Contract for waste repackaging building at Konrad

01 August 2022

Germany's federal radioactive waste company, Bundesgesellschaft für Endlagerung (BGE), has awarded Hanover-based construction firm Ed Züblin AG a contract to construct the radioactive waste reloading hall at the Konrad repository in Salzgitter, Lower Saxony.

How the Konrad repository site could appear (Image: BGE)

BGE said Züblin was awarded the contract following a Europe-wide award procedure. It noted four other companies had also met the eligibility criteria for participation in the procedure for the complex construction project.

With a total length of 140 metres, the reloading hall with the attached buffer hall on the site of the Konrad 2 mine will be the largest building to be constructed. The start of construction for the reloading hall is scheduled for the first quarter of 2023, with completion planned for 2025. Low and intermediate-level waste (LLW/ILW) is scheduled to arrive and be repackaged in the facility from 2027.

In the building complex, the delivered packages with LLW/ILW will be radiologically checked, lifted off trucks and rail wagons and prepared for transport underground through the Konrad 2 storage shaft. The buffer hall, which is directly connected to the reloading hall, can accommodate containers at short notice in the event of unplanned stoppages of the shaft hoisting system.

The construction of the earthquake-proof building will be supervised by various authorities. The Federal Office for the Safety of Nuclear Waste Management is responsible for supervision under nuclear law.

Konrad - a former iron-ore mine - will be Germany's first repository for low and intermediate-level waste. The mine closed for economic reasons in 1976 and investigations began the same year to determine whether the mine was suitable for use as a repository for LLW/ILW.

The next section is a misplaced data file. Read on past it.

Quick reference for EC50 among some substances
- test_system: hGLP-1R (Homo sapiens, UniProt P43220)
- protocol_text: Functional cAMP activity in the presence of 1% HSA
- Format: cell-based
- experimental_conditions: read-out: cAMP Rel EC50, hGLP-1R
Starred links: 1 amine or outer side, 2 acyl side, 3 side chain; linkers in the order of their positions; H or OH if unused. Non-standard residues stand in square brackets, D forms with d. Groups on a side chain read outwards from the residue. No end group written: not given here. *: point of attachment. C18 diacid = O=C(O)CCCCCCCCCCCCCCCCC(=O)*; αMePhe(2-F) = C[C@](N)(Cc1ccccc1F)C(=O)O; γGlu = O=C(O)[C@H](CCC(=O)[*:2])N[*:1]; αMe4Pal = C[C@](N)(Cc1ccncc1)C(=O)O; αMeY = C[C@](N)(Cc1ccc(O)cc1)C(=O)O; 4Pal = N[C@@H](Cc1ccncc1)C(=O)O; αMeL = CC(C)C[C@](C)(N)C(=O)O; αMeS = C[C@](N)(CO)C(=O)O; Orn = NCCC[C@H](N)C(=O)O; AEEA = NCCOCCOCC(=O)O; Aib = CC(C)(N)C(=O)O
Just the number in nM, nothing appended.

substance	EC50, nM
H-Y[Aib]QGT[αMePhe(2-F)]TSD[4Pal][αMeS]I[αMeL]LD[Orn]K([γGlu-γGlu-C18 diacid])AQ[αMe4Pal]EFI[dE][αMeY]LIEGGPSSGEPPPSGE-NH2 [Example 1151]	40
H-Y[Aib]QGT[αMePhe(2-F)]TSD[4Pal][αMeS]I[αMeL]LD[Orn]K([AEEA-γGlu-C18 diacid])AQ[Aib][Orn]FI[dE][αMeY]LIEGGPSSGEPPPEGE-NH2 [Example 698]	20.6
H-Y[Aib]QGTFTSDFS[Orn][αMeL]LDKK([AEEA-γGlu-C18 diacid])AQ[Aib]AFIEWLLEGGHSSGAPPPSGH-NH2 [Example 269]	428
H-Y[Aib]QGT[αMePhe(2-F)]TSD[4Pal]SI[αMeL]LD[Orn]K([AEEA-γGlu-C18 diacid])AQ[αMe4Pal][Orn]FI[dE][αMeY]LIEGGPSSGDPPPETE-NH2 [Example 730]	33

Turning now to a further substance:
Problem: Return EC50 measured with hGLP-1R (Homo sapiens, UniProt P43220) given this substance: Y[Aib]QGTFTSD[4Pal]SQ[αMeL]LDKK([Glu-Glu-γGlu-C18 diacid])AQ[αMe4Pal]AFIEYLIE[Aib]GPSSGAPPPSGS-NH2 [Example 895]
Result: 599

In 2002, the Lower Saxony Ministry for the Environment issued a planning approval decision for the Konrad repository. Following multiple legal proceedings, this approval was confirmed by the Federal Administrative Court in 2007. A construction licence was issued in January 2008.

In April 2017, BGE assumed responsibility as the operator of the Asse II mine and the Konrad and Morsleben repositories from the Federal Office for Radiation Protection.

The Konrad mine is being converted for use as a repository under the supervision of BGE. The two mine shafts are being renovated and equipped with the necessary infrastructure underground. Among other things, this infrastructure includes transport galleries and the emplacement areas at a depth of around 850 metres. Above ground, construction work is underway on new buildings, including the reloading hall.

The conversion of Konrad Shaft 2 for bringing containers underground began in 2017 with the construction of the shaft bottom (the underground transfer station for the waste containers). This phase of construction is already at an advanced stage. Construction of the winding tower has also been allocated to a contractor, and the tower is due to be completed in 2026.

In the mine itself, the chambers for the start of emplacement operations have been fully excavated. The mine openings for infrastructure, such as the workshop in the control area and the offset processing facility, are currently being excavated at six faces simultaneously and are at an advanced stage of completion. The underground infrastructure (ventilation technology, water supply and disposal, traffic guidance, etc) is in the final stage of planning.

Konrad will initially take some 300,000 cubic metres of waste - 95% of the country's waste volume, with 1% of the radioactivity. At present, this waste is stored above-ground in interim storage facilities and at state collection points. DBE plans for Konrad eventually to accommodate 650,000 cubic metres of waste from the operation and decommissioning of nuclear power plants as well as from industry, medicine and research. It was initially expected to be operational by 2014 with storage chambers on six levels from 800 to 1300 metres depth but has been delayed.

Under Germany's National Programme, announced in August 2015, two locations are proposed for the final disposal of radioactive waste: Konrad for LLW/ILW and another as yet undetermined site for high-level waste. The programme does not seek an extension to the Konrad repository, so the second location will need to accommodate all radioactive waste produced by the end of this year, when the country's last nuclear power reactor is set to shut under the government's nuclear phase-out policy.

Researched and written by World Nuclear News